I’ve been pondering covering the topic of suffering in a post for quite a while and have had difficulty in deciding how to come at it. Poor Jason has had to bear the burden of exclusive post-writing while I have been spending a lot of time furrowing my brow over suffering, although maybe this was a good exercise in suffering for him, and he’s done a great job, anyway. I finally decided it was time to just plunge into it, with the recognition that suffering is a complicated thing and that I’ll just do the best that I can to share what I’ve discovered in a post or three. We’ll see how it goes…
In this first post, I want to lay out my view of suffering as a Protestant and my experience with others’ views of suffering. No doubt, no one likes to suffer. It’s not really pleasant, suffering. And sometimes it is only made worse by the question of “why?” I’d rather not play guessing games, like the friends of Job, and speculate on whether or not this or that has happened as a result of some divine slapdown. Maybe it has. Or maybe it is just because we live in a sinful world and God causes the rain to fall on the just and the unjust. Very rarely, I think, can we pinpoint the direct and entire cause of a person’s suffering.
One piece of Calvinist baggage I was more than happy to unload was the notion that a particular person’s suffering was predestined. Implicit in that statement, it seemed to me, was the non-afflicted person’s thought, “Phew, glad it wasn’t me who was predestined to that!” Not really very helpful.
So where does that leave the suffering soul?
Well, in my experience, it leaves one with not very much. There really isn’t anything to “do” with suffering in the Protestant scheme of things, other than to get rid of it as soon as possible. “It’s just a season,” some people will say (don’t ever say that to me cause’ I’ll smack you in the mouth). As soon as the bad “season” is over I suppose life is just supposed to bounce back to normal like a piece of silly putty, with no sign of being stretched or marked? Ironically, children are one of the favorite things to be categorized as a “season.” As in, you’ll get through this wretched season in 18 years and then you’ll have the life you’ve always wanted. Nice.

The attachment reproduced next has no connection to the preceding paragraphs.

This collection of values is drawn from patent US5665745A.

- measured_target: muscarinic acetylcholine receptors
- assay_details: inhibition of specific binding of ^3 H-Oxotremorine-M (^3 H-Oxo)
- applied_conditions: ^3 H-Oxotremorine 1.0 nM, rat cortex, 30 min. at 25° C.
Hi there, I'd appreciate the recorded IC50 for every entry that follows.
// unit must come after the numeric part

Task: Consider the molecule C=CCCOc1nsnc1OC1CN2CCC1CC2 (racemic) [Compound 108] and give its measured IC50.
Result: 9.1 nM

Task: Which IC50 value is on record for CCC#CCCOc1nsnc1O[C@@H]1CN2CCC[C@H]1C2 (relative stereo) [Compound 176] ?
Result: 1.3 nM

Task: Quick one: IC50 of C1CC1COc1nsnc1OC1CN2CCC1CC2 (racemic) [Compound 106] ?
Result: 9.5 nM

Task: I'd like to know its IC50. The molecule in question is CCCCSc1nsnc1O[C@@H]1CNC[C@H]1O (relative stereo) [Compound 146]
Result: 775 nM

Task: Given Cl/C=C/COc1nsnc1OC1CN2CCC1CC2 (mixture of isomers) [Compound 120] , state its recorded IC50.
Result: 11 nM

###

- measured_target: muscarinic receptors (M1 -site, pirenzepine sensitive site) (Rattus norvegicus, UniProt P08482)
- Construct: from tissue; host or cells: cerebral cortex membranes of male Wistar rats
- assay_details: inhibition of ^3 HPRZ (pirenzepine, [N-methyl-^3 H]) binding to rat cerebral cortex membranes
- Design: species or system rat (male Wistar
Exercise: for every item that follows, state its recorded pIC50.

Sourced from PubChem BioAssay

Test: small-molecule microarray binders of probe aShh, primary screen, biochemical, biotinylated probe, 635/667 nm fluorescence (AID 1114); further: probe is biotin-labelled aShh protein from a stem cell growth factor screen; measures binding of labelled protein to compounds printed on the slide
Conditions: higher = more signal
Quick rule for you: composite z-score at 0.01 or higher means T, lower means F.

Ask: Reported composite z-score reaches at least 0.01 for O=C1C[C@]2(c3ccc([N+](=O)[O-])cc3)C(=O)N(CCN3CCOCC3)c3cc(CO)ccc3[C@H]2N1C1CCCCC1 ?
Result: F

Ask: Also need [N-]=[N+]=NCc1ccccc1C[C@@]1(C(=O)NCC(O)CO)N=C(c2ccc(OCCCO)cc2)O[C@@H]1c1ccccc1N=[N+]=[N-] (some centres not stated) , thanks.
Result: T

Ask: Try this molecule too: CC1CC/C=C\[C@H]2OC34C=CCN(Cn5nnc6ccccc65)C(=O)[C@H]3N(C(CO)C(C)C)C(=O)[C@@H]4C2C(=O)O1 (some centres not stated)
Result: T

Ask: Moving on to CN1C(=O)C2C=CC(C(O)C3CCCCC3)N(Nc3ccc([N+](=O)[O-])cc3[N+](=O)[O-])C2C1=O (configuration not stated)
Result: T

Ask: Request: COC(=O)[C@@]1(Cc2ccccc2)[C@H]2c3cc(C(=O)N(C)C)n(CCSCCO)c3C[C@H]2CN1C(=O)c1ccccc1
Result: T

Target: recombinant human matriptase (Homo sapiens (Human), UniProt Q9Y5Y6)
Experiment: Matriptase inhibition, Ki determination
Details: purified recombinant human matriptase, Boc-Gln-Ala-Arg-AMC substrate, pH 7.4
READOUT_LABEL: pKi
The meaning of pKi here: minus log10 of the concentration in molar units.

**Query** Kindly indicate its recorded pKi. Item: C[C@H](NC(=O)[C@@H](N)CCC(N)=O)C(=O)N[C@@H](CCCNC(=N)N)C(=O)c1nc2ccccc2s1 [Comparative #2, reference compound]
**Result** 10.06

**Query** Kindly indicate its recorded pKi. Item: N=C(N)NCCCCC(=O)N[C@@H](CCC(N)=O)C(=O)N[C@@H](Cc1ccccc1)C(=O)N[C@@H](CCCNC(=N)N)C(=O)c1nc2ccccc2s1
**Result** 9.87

There is also the #1 all-time favorite go-to verse: And we know that God causes all things to work together for good to those who love God, to those who are called according to His purpose. While I’m not disputing the truth of Scripture, of course, this sort of verse is the
kind of thing that is used to beat poor people over the head. To cause those who are really truly going through some major troubles to scramble to tie things up in a nice little bow so everyone can see the happy ending and how God made a terrible situation turn out so *perfectly*. Most of the people I have known are intellectually honest enough to acknowledge that sort of thing does not address the fact of suffering. Aside from that, the other alternative is to ignore the suffering aspect of life.
And by ignoring things like aging, death, and other miscellaneous suffering, I don’t mean turning one’s back on it as much as I think of anesthetizing oneself with all manner of stupid. In that case, I’d say we’re a heavily anesthetized society.
That’s not to say I haven’t known a few really amazing people- people who have the kinds of problems that are ongoing and can’t be resolved sitcom style, in 23 minutes with hugs and tears. No, I’m talking about the kind of people who display a heroic kind of faith in the face of constant struggle.
So when I laid out all the pieces on the table, this is what suffering looked like to me as a Protestant: Suffering stinks. Having a trouble-free life is the norm you should strive for. Don’t put yourself out there in any way that could inconvenience you or cause unecessary trouble for yourself. If you do have struggles, you can turn it over to God and stop worrying. If things get really bad, maybe it’s a sign that God is trying to teach you something. Hey, if you handle it well, maybe your faith will be a good example for others, and ultimately, maybe you’ll be a better person for it.
Well, that’s not all bad, is it? No, I can’t say it is. It did seem to me that there were things that didn’t completely square up with my conclusions, though. Why were there some people throughout history who have embraced suffering? Were they crazy? What about people around the world who know nothing but suffering? Have they been predestined to misery for little reason? Why am I, a 21st century American, lucky enough to escape that sort of misery? And why is it that some of the most “miserable” people are also the most joyful people? Is my life merely about dodging discomfort so that things will be as easy as possible?
Further, it occured to me that my comfortable life could be yanked away without a moment’s notice. What would I have then? If a life of misfortune was all that I knew awaited me, what would my faith have to offer? What would I have to offer God?
Stay tuned for my next post as I try, albeit imperfectly, to lay out what I have found in Catholic theology.